The Lien Agent: What the Subcontractor Needs to Know

Labyrinth, Boulogne-sur-mer

Labyrinth, Boulogne-sur-mer


The Lien Agent: What the Subcontractor Needs to Know

 

 

By: Gregory L. Shelton
Horack, Talley, Pharr & Lowndes, P.A.

North Carolina’s new lien agent law takes effect on April 1, 2013. Having already covered what the owner needs to know, we now turn to the subcontractors and suppliers who will be present on the project site. (Suppliers not present on the project site will be covered in a later post.)

The lien agent provisions constitute a new layer of procedures under chapter 44A. Thus, the existing procedural steps and methods (notice of contract, notice of subcontract, notice of claim of lien upon funds, and claim of lien upon real property) should continue to be observed by everyone.

Step One:  Obtain contact information of lien agent

Beginning April 1, owners must designate a lien agent for most residential and commercial construction projects where the cost of the improvements equals or exceeds $30,000. If the owner follows the law, the identity and contact information of the lien agent will be located within the body of the building permit or on a sign posted conspicuously and continuously on the project.

If the owner has not posted contact information of the lien agent at the project site as required, you should send the owner a written request for the lien agent’s contact information. The owner is required to provide you with the lien agent’s contact information within seven (7) days of receiving your written request. The owner must provide you with the contact information using the same method that you used in making the request. For example, if you fax a request to the owner, the owner must fax the lien agent contact information to you.

Step Two: Serve your “Notice to Lien Agent” on the project’s lien agent

To fully protect your lien rights, you must send your “Notice to Lien Agent” to the lien agent chosen by the owner within 15 days of your first furnishing of labor or materals. If you forget or otherwise fail to send your “Notice to Lien Agent” within 15 days, don’t panic. Your lien rights will remain intact as long as you send your “Notice to Lien Agent” before the property is sold or refinanced. Think of the 15 day window as a safe harbor where your lien rights are protected even if the project is sold or refinanced before you give your Notice to Lien Agent. The 15 day safe harbor will be particularly helpful to trades who begin work at the tail end of the project.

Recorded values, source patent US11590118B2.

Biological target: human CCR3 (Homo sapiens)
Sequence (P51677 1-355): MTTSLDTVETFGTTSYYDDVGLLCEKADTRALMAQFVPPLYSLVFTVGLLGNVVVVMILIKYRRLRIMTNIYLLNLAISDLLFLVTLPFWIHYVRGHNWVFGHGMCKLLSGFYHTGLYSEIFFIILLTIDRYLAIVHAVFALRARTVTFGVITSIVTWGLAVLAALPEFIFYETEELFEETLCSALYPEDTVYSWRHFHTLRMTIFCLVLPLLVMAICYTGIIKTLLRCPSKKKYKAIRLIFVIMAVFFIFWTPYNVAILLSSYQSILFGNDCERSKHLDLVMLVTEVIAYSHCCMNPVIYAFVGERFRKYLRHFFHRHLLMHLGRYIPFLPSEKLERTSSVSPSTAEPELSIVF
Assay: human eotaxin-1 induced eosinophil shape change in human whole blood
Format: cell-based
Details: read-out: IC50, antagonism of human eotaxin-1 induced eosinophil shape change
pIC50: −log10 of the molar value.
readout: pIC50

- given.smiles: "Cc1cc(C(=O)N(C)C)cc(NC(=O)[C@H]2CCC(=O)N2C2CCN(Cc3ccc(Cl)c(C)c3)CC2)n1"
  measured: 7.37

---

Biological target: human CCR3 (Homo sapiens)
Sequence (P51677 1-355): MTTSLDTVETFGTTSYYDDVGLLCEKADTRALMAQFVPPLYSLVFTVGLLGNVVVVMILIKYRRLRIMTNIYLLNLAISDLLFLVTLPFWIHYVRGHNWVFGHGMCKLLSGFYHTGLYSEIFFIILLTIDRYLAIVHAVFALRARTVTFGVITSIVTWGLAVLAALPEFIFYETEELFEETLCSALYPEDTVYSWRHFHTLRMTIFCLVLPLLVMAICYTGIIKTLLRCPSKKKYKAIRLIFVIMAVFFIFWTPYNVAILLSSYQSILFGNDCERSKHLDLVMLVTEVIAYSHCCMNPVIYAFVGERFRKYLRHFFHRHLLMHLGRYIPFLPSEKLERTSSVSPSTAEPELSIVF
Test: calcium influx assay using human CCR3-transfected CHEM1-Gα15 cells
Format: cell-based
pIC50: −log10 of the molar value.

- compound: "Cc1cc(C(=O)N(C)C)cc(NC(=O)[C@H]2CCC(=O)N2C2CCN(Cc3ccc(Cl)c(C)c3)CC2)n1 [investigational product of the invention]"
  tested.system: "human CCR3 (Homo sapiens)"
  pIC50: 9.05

A.   For projects where lien agent is designated through www.LiensNC.Com

In most cases, the owner will make things easy on itself and select the lien agent through www.LiensNC.com, a website established by members of title insurance industry. This website is an efficient and relatively easy way for everyone to abide by the lien agent requirements.

If the owner has designated the lien agent through the lien agent website www.LiensNC.Com (site will go online on April 1, 2013), navigate to the “Notice to Lien Agent Link” and fill in the information requested. If your cell phone has a QR app, you can navigate directly to the project using the QR code on the lien agent information posted by the owner. If no QR code is posted, write down or take a photograph of the lien agent information, log on to www.LiensNC.com, and provide your information.